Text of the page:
Brides of Dracula (1960)

Brides of Dracula (1960)

“He was my son. Now he is only — a beast of the night.”

A teacher (Yvonne Monlaur) on her way to begin a new position at a girls’ school is waylaid at the castle of a baroness (Martita Hunt) whose handsome, charming son (David Peel) is kept in chains. Peel convinces Monlaur to release him, and soon his identity as a ravenous vampire is revealed.

Genres, Themes, Actors, and Directors:

  • Horror
  • Peter Cushing Films
  • Vampires

In its follow-up to The Horror of Dracula (1958), Hammer Studios had to make do without the presence of Christopher Lee (who wanted to avoid being typecast, though he returned for later installments). David Peel — a devilishly handsome blonde — was cast as his pseudo-replacement:

… though the true heart of the story lies in Peel’s relationship with his mother, played (appropriately enough) by Martita Hunt of Great Expectations (1946) fame.

The mystery of why Peel is being kept in chains — and the devastating consequences of his release by naive Monlaur — fuel the narrative, clearly echoing sentiments from the previous year’s Suddenly, Last Summer (1959). Hunt evokes much sympathy as a tormented mother whose existence is consumed by her son’s “lifestyle choices”, and Freda Jackson adds energetic color as a cackling servant who helps fill in details of Peel’s past.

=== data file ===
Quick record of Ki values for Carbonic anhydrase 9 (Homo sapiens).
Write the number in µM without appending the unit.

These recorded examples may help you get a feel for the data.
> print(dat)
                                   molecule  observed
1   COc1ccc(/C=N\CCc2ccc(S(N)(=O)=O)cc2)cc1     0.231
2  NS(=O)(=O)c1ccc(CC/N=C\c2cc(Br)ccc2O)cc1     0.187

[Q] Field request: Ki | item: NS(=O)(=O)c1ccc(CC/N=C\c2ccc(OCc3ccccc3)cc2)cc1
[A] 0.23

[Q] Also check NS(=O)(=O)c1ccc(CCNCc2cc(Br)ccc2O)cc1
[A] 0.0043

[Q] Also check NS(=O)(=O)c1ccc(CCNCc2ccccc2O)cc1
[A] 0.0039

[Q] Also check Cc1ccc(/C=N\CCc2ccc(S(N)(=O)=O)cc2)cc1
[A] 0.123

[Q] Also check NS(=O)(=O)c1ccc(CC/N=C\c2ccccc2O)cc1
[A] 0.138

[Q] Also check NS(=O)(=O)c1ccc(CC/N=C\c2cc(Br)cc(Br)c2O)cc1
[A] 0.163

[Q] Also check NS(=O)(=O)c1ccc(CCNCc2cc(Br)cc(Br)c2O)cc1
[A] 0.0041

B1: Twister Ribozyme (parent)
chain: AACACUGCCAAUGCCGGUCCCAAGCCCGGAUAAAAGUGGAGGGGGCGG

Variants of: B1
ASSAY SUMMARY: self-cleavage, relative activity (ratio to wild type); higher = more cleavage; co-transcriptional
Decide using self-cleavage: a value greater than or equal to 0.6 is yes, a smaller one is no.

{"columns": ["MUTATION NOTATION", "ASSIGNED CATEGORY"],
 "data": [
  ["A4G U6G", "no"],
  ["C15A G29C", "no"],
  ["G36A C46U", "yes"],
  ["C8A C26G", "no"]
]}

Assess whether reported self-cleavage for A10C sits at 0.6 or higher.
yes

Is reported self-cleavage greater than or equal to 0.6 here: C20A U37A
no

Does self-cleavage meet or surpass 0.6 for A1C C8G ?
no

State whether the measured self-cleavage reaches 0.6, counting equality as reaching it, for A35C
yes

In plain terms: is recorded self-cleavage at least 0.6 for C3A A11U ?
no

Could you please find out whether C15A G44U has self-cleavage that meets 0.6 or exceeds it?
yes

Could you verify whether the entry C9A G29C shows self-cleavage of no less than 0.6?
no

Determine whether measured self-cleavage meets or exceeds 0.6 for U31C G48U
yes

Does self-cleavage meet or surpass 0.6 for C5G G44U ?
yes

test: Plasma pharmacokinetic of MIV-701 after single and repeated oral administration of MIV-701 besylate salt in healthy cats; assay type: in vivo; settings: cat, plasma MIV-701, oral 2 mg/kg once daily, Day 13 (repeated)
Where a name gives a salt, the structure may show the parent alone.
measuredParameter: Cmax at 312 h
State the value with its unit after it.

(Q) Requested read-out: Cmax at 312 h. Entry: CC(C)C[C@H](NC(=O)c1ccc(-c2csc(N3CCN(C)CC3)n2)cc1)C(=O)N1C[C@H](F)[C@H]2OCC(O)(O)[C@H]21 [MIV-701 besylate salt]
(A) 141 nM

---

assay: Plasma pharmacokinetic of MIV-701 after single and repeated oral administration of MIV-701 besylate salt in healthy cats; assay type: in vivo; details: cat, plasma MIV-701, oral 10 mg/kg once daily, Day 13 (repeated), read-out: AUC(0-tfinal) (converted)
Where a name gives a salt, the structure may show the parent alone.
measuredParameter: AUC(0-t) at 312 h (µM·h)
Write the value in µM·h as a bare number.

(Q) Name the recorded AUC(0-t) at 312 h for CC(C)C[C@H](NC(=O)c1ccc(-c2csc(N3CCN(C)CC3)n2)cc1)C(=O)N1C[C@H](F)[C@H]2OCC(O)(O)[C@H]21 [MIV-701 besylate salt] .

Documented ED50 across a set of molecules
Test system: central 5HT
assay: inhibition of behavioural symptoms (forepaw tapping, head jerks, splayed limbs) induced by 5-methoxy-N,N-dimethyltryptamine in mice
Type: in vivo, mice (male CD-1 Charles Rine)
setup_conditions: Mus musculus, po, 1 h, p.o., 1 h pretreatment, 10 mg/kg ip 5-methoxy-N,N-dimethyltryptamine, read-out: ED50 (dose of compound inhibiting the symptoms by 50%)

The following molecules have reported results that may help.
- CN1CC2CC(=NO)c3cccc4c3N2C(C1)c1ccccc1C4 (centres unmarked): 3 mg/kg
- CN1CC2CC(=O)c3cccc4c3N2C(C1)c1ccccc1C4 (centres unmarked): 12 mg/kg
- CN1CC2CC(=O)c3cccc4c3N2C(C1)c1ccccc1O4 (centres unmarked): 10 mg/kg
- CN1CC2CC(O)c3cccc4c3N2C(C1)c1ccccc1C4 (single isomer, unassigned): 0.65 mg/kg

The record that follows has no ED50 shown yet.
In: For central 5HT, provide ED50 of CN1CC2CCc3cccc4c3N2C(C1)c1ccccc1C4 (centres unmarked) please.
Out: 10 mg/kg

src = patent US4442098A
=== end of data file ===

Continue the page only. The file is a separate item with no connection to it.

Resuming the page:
Cushing is also in fine form as Monlaur’s noble rescuer.

This one is certainly worth a watch by fans of the series.

Redeeming Qualities and Moments:

  • Peter Cushing as Dr. Van Helsing
  • Martita Hunt as Baroness Meinster
  • Freda Jackson as Greta
  • Atmospheric cinematography

Must See?
No, but it’s recommended as a worthy sequel.


2 thoughts on “Brides of Dracula (1960)

  1. Not must-see.

    As it happens, I saw this again recently – and found it somewhat lackluster. Hammer Studios found itself in the position of grinding out a lot of similar product due to its early success in the horror genre. They kind of threw a lot of things up their flagpole – some of them waved and some didn’t.

    ‘BOD’ doesn’t really fly much in the breeze. It’s fascinating, at first, seeing Hunt in the mix here – but she’s ultimately short-changed in her role, and what becomes of her doesn’t really make much sense. Actually, sense in general is a bit wanting here.

  2. ⭐️⭐️⭐️⭐️⭐️ out of ⭐️⭐️⭐️⭐️⭐️

    One of Hammer’s finest; a beautifully crafted githic horror fairy tale. That said, it’s not must see with no historical significance that can’t be served by watching Dracula (1958).

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